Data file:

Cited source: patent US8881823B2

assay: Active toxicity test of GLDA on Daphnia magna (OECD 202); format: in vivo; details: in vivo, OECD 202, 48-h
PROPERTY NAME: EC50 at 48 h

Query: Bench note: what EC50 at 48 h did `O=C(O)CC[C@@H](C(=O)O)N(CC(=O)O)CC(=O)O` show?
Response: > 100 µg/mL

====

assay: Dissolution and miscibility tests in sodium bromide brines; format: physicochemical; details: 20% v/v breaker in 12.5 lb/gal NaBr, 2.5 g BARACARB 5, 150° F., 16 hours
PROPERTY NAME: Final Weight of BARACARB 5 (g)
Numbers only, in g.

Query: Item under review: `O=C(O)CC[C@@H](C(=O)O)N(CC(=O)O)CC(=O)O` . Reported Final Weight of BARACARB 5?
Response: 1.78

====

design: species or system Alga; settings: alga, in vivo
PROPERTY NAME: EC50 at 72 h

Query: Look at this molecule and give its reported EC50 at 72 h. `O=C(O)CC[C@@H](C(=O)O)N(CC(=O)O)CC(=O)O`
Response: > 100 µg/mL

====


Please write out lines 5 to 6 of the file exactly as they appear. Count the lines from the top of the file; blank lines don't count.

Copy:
Response: > 100 µg/mL

====